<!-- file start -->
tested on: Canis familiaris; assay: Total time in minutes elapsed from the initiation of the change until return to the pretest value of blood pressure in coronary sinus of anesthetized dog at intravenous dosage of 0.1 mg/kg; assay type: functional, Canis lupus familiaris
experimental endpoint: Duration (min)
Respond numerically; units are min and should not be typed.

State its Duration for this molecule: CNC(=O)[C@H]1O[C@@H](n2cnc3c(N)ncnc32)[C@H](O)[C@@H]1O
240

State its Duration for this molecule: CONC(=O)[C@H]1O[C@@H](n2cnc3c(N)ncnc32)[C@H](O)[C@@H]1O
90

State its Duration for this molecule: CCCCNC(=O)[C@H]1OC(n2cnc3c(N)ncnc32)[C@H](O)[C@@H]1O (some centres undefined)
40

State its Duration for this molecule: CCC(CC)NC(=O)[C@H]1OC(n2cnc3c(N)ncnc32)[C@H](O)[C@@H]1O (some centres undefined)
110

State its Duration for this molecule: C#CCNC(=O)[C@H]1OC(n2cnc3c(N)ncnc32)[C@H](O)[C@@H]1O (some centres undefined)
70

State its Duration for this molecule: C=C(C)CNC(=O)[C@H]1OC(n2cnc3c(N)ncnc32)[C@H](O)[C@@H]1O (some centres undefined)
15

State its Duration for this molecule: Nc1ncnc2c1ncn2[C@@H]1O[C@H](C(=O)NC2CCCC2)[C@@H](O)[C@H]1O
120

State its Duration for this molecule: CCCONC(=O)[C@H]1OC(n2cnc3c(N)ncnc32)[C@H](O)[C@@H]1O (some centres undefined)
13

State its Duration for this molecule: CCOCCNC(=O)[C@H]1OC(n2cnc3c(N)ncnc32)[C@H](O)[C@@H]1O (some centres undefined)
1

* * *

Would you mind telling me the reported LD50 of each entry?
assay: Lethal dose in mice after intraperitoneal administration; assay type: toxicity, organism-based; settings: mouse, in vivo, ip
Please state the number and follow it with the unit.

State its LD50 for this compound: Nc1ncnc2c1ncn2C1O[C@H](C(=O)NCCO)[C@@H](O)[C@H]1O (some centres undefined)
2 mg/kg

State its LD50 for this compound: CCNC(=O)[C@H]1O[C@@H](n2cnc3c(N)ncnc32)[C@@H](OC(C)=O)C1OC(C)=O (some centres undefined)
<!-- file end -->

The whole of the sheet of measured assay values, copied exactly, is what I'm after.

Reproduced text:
tested on: Canis familiaris; assay: Total time in minutes elapsed from the initiation of the change until return to the pretest value of blood pressure in coronary sinus of anesthetized dog at intravenous dosage of 0.1 mg/kg; assay type: functional, Canis lupus familiaris
experimental endpoint: Duration (min)
Respond numerically; units are min and should not be typed.

State its Duration for this molecule: CNC(=O)[C@H]1O[C@@H](n2cnc3c(N)ncnc32)[C@H](O)[C@@H]1O
240

State its Duration for this molecule: CONC(=O)[C@H]1O[C@@H](n2cnc3c(N)ncnc32)[C@H](O)[C@@H]1O
90

State its Duration for this molecule: CCCCNC(=O)[C@H]1OC(n2cnc3c(N)ncnc32)[C@H](O)[C@@H]1O (some centres undefined)
40

State its Duration for this molecule: CCC(CC)NC(=O)[C@H]1OC(n2cnc3c(N)ncnc32)[C@H](O)[C@@H]1O (some centres undefined)
110

State its Duration for this molecule: C#CCNC(=O)[C@H]1OC(n2cnc3c(N)ncnc32)[C@H](O)[C@@H]1O (some centres undefined)
70

State its Duration for this molecule: C=C(C)CNC(=O)[C@H]1OC(n2cnc3c(N)ncnc32)[C@H](O)[C@@H]1O (some centres undefined)
15

State its Duration for this molecule: Nc1ncnc2c1ncn2[C@@H]1O[C@H](C(=O)NC2CCCC2)[C@@H](O)[C@H]1O
120

State its Duration for this molecule: CCCONC(=O)[C@H]1OC(n2cnc3c(N)ncnc32)[C@H](O)[C@@H]1O (some centres undefined)
13

State its Duration for this molecule: CCOCCNC(=O)[C@H]1OC(n2cnc3c(N)ncnc32)[C@H](O)[C@@H]1O (some centres undefined)
1

* * *

Would you mind telling me the reported LD50 of each entry?
assay: Lethal dose in mice after intraperitoneal administration; assay type: toxicity, organism-based; settings: mouse, in vivo, ip
Please state the number and follow it with the unit.

State its LD50 for this compound: Nc1ncnc2c1ncn2C1O[C@H](C(=O)NCCO)[C@@H](O)[C@H]1O (some centres undefined)
2 mg/kg

State its LD50 for this compound: CCNC(=O)[C@H]1O[C@@H](n2cnc3c(N)ncnc32)[C@@H](OC(C)=O)C1OC(C)=O (some centres undefined)